Public administration$722.06$1,271.38$1,555.7676.08%22.37%
Real estate and rental and leasing$656.05$1,130.71$1,287.5972.35%13.87%
Arts, entertainment and recreation$336.12$577.54$803.5471.83%39.13%
Wholesale trade$803.24$1,366.00$1,456.1470.06%6.60%
Educational services$631.82$1,070.92$1,218.1169.50%13.74%
Transportation and warehousing$722.69$1,188.88$1,360.8664.51%14.47%
Health care and social assistance$568.30$921.37$1,028.2762.13%11.60%
Professional, scientific and technical services$932.55$1,504.33$1,573.4261.31%4.59%
Administrative and support, waste management and remediation services$590.57$948.77$963.0460.65%1.50%
Information and cultural industries$713.70$1,131.28$1,388.9258.51%22.77%
Accommodation and food services$274.66$409.97$497.8449.26%21.43%
Trade$549.35$817.31$899.0248.78%10.00%
Finance and insurance$864.24$1,267.18$1,618.0446.62%27.69%
Retail trade$439.43$607.99$689.3338.36%13.38%

Management of companies had, by far, the largest increase in the first 13 years. Interestingly, it was the only one to see a decreases in earning since 2014.

The retail sector had the smallest increase in the first period, inching up to $168.56 a week, a 38.4% increase. The smallest increase in the second period was “administrative and support, waste management and remediation services”, which saw only a 1.5% increase, rising by just barely above $14.

The largest increase since 2014 (which includes two recessions) was the arts, entertainment and recreation sector, which increased by 39% from $577.54 a week to $803.54 a week.

The largest weekly earnings in 2001 was professional, scientific and technical services, which sat at $932.55 a week. By 2014, management of companies took the top spot with average weekly earnings of $1,963.93. Even with being the only sector who saw a reduction in weekly earnings, this sector still is in first place, making $1,948.25 a week.

The lowest average weekly earnings in 2021, on the other hand, were in the accommodation and food services sector. They occupied last place in the other two benchmark years, as well.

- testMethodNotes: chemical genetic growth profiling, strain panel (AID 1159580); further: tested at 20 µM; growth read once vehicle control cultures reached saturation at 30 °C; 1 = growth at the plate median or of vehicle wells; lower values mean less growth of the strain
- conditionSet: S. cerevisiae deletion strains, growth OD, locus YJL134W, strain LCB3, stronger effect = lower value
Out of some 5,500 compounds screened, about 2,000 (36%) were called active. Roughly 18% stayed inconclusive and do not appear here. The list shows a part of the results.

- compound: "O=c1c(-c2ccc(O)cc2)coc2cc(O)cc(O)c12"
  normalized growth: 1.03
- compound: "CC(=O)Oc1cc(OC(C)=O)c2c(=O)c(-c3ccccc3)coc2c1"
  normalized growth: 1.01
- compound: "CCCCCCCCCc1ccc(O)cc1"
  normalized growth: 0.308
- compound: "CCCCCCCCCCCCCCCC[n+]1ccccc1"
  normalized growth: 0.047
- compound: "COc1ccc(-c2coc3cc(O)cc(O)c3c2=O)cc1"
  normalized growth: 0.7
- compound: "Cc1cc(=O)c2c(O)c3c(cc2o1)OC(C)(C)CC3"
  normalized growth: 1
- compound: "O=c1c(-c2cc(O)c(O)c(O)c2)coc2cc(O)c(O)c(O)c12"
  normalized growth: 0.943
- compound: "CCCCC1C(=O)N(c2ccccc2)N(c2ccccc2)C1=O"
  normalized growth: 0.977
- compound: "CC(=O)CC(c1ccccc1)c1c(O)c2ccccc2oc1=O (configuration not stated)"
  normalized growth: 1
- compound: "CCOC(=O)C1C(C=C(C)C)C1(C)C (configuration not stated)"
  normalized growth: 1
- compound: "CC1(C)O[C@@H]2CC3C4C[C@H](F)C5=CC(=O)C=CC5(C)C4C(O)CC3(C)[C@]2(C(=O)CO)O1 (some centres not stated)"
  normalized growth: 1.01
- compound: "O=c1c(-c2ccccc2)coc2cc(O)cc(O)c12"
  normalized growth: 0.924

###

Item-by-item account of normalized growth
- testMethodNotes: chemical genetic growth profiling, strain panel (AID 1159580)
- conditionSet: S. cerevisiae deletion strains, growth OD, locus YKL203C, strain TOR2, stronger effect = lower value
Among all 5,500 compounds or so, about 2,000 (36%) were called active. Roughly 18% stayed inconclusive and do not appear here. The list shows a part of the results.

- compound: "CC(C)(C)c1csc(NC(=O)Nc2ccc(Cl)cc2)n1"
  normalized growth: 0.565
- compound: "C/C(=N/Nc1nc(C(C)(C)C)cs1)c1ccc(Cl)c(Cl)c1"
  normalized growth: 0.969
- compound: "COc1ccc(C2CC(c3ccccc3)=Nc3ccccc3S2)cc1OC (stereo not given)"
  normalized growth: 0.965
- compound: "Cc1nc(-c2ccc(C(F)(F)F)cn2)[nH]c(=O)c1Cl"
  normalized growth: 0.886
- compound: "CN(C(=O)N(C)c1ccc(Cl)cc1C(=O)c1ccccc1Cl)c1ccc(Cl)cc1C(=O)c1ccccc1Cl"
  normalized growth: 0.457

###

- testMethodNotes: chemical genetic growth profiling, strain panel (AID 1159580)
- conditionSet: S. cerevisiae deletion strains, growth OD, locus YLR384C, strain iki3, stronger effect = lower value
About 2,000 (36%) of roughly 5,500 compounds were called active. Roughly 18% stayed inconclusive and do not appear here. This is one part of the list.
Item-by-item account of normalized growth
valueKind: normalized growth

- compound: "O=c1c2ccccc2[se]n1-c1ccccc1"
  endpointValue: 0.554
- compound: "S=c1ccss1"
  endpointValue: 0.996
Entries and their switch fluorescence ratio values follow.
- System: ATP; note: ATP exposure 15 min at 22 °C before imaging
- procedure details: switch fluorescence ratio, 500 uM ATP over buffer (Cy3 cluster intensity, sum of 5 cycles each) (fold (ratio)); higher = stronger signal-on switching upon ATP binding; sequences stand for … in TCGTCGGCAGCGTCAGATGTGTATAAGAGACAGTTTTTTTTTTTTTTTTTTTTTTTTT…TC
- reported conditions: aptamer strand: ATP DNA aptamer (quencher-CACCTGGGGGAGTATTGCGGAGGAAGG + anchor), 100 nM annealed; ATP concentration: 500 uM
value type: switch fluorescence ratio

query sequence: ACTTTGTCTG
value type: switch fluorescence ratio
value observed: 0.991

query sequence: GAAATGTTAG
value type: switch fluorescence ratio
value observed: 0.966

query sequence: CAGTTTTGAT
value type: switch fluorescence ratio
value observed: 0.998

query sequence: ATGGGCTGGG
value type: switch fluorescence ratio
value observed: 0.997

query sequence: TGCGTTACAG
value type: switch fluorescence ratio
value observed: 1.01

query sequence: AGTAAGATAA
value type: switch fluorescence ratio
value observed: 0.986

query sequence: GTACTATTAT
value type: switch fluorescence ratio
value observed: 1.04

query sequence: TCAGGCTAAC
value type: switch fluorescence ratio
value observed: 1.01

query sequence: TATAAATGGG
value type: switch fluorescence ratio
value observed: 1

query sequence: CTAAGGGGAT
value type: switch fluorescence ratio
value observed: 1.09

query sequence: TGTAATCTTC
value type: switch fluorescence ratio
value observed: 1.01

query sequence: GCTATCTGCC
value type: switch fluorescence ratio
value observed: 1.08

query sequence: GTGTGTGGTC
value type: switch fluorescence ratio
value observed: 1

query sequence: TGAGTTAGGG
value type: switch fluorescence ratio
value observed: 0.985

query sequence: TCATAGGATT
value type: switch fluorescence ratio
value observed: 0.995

Here’s how our overall average weekly earnings compare to the rest of the country. First, just Canada.

Here, this chart shows that over the last 20 years, both Canada and Alberta have seen average weekly earnings increase across all sectors collectively. They seemed to have increased at roughly the same rate for the first 5 year or so, but then Alberta’s weekly earnings start to increase more quickly.

During the economic downturn in 2015, it seems that Alberta’s wages suffered more than Canada’s specifically, and since then, wages for the two appear to be increasing at the same rate again.

Now, here’s Alberta compared to the other provinces. It’s the red line at the top.

For the first few years, Alberta’s average weekly earnings were competitive with Ontario’s. Around 2005 and 2006, that started to change, as Alberta wages began to accelerate at a much greater pace than, well, everywhere else.

The 2015 recession hit Alberta the hardest. Very few of the other provinces saw a reduction in weekly earnings, most definitely nothing like the drop Alberta saw.

Since Alberta started recovering from the drop in wages–around 2018 or so—their rate of increase has been pretty much on par with the rest of the country.

One thing for sure, however, is that even with the 2009 crash, the 2015 recession, and the 2020 COVID-19 economic shutdown, Albertans are still paid more people living in other provinces. And it’s been that way for decades.

And in case you’re wondering, $1,390.47 a week—the average weekly earnings reported for Alberta in January 2021—works out to a little over $72,000 a year.

Support independent journalism

By Kim Siever

I live in Lethbridge with my spouse and 4 of our 6 children. I’m a writer, focusing on political news, social issues, and the occasional poem. My politics are radically left.

I’m also dichotomally Mormon. And I’m a functional vegetarian: I have a blog post about that somewhere around here. My pronouns are he/him, and I’m queer.

Comment on this story

This site uses Akismet to reduce spam. Learn how your comment data is processed.